The cast crowds in song around Guinevere (Claurien Zanoria) during Ellie King’s British pantomime Sword in the Stone at the Surrey Arts Centre.

King’s latest panto steeped in tradition

Royal Canadian Theatre Company’s Sword in the Stone pays homage to British roots

The third wave of panto for the season, following the Beauty and the Beast by the Fraser Valley Gilbert & Sullivan Society, and White Rock Players Club’s Mother Goose – still running at the Coast Capital Playhouse – has begun.

Ellie King’s The Sword In The Stone rolls into Surrey Arts Centre Theatre (13750 88 Ave.) for a Dec. 16-31 run.

Pantomime connoisseurs who like their seasonal treat – like their candies – with a distinctly British flavour will no doubt wish to sample the version served up by King’s Surrey-based Royal Canadian Theatre Company.

And this year’s show is British to the core, in that it purports to retell the legend of how young Arthur came to be King of the Britons by extracting said blade (Excalibur) from said rock formation.

“Well, it’s a panto,” said King, artistic director and founder of RCTC, who cut her teeth in the idiom in the environs of her native land. “Obviously, because it’s such a well-loved legend there are many versions; one that Camelot was in North Wales, another that it was at the site of Tintagel Castle, in Cornwall.

“In my version, Arthur, with the help of two gnomes, G’Nigel and G’Norman, travels down from Wales to Camelot in Cornwall, because that’s where Excalibur is – and if anyone has a problem with that, I’ll whip out my artistic license and show ’em.”

Lest one think the show might be too mired in history, the Langley resident is quick to point out that Arthur (played by Mandy Tulloch) has grown up with the Welsh family of Widow Blodwyn Jones (Alan Cedargreen in accustomed Dame mode), who operates the local shop/post office, and her children Rhea (Jennifer Campbell) and Dai (White Rock’s Scott Townsend).

“I’ve written in one of the comedy set pieces from the 19th century, set in the store – I always like to include one of those as an homage to the traditions of panto,” King said.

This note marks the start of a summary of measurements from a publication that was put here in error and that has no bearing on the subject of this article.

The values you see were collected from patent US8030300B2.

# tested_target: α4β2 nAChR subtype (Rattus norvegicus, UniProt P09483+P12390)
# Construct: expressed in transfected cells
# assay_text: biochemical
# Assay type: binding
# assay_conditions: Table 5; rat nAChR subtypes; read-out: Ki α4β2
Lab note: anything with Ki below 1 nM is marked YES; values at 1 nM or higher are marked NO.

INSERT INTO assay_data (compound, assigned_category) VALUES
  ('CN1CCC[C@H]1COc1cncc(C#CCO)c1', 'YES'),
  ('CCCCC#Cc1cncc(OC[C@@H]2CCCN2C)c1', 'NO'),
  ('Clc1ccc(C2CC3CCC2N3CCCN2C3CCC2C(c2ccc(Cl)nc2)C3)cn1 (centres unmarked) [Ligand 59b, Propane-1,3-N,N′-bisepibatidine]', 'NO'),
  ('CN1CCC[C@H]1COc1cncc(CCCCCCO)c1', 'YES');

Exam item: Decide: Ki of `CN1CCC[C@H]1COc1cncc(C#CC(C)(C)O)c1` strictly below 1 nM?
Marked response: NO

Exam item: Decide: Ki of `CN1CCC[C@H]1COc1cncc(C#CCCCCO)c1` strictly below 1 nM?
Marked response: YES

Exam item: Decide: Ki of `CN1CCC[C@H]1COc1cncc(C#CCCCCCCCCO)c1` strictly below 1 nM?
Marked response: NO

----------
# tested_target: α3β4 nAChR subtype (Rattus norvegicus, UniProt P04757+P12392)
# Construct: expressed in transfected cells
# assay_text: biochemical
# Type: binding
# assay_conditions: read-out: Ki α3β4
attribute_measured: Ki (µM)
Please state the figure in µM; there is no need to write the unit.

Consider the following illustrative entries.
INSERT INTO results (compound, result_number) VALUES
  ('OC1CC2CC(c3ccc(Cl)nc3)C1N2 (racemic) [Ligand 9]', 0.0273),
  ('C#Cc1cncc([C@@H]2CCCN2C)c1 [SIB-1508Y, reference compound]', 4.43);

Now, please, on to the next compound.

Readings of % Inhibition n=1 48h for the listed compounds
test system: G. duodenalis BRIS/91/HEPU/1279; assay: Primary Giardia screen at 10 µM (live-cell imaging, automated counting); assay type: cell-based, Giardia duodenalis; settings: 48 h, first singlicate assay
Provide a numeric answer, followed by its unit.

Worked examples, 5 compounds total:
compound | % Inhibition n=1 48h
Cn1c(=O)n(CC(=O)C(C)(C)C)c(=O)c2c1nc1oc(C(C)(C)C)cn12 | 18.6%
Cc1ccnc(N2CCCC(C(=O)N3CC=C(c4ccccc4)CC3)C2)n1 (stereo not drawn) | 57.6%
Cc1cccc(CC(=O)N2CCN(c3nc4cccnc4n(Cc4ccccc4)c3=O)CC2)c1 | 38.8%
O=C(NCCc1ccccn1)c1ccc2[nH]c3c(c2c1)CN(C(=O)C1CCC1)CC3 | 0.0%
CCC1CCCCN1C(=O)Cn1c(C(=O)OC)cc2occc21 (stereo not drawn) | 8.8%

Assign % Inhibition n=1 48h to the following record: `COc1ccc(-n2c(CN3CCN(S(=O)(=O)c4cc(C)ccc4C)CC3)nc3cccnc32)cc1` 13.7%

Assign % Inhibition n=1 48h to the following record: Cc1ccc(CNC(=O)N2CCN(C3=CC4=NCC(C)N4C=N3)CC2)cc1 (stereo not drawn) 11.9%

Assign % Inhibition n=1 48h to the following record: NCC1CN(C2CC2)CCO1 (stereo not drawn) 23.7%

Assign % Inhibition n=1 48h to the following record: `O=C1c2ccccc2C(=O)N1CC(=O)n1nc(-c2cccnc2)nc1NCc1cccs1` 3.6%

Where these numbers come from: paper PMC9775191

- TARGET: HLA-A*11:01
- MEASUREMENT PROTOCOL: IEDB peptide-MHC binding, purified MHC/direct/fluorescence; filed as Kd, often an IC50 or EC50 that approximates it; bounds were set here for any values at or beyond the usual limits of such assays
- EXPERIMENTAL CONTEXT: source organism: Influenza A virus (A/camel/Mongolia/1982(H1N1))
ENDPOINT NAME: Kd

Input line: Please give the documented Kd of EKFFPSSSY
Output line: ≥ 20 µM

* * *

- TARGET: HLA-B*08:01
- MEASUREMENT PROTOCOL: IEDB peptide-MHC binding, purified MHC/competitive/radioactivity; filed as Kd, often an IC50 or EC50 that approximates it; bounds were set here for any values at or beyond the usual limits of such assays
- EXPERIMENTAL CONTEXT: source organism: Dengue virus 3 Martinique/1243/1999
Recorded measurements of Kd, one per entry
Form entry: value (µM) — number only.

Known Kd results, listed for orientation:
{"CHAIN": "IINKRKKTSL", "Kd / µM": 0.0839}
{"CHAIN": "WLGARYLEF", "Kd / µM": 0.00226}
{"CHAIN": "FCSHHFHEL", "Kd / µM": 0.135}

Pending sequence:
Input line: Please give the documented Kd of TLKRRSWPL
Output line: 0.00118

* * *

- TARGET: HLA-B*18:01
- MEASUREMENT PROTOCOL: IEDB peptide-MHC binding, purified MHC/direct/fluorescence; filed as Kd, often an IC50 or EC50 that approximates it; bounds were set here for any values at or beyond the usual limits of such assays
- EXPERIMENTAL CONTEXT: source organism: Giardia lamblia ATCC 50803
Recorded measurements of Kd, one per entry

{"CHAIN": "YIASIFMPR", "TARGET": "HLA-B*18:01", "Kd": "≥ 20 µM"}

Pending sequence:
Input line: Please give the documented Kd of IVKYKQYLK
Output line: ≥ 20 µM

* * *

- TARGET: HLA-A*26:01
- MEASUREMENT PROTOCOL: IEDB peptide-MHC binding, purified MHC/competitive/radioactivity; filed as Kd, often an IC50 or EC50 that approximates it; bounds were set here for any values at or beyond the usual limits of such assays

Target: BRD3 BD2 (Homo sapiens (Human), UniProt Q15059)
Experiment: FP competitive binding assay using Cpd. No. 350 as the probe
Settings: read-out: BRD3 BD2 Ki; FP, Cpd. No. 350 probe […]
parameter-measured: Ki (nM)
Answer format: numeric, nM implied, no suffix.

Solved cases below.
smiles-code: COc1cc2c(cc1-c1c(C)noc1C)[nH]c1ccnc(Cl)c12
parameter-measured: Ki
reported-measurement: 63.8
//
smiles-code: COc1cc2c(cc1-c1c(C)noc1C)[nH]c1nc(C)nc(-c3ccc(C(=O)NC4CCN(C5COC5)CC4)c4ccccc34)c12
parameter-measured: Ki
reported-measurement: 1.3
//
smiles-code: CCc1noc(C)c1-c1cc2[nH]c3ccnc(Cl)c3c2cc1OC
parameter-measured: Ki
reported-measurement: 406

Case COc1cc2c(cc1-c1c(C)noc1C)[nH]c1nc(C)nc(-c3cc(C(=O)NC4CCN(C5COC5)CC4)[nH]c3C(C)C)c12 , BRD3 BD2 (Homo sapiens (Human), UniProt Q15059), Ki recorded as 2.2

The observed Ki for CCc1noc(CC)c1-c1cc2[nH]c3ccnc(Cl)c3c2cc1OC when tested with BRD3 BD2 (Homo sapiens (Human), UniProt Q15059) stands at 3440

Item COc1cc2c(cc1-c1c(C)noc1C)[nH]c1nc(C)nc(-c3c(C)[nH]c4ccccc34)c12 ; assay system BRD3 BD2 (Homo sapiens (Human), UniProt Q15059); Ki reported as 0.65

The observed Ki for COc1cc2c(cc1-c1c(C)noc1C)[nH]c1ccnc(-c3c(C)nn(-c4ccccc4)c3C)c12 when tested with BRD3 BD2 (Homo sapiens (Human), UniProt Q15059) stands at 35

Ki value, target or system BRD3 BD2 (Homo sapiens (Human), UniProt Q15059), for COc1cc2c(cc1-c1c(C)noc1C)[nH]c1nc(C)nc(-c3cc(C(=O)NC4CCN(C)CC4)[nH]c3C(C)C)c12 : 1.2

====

But while the show is a rework of her 1994 Metro Theatre production, there is considerable new material, including an original song, Camelot, co-written by King and her husband and musical director Geoff. She’s also streamlined the show to make it more family friendly, she added.

“I think this year we’ve come in under the two-hour mark – I say I’m trying to do that every year, but this time I think we’ve done it.”

Count on a panto brimming with fun, nevertheless, King said – as well as all the usual silly gags.

There’s a beautiful heroine, Guinevere, played by Claurien Zanoria, a wonderful “wizzard” – Merlin (Bob Wilson), a magic mirror and characters with names likes Owen Money and Amaryllis Plant.

There are Druids, trolls, sheperdesses and at least one dragon: the diminuitive Idris, played by young Holly TenHaaf.

And all the requisite villainy, of course, some of it courtesy of Morgana Le Fay (Kerri Norris), with overall chaos supplied by a distinctly Scottish Demon King (“call him McDemon,” King said) played by son James.

“He’s been after me to do the Demon King as a Scot for years, and last year we had a Scottish good fairy, so I no longer have any excuse not to let him,” she said.

Any doubt that this is a family panto should be dispelled by the presence of two very junior members of the Elchesen clan, Cayleigh (only 2½  – some kind of a record, possibly) and her sister Aeron, 5, who takes the role of G’Nigel.

But there’s also a plenty of experienced panto talent, courtesy of such King regulars as Cedargreen, Norris and Tulloch.

“Mandy is the compleat principal boy,” notes King, a high compliment from one who has worn the tights herself.

“She’s been doing a lot of work with Excalibur. There’s a fair bit of sword fighting in the show, particularly when Arthur fights the ‘ultimate horror’ that lives in the castle… but that’s another story.”

For tickets, call 604-501-5566, or visit www.rctheatreco.com

 

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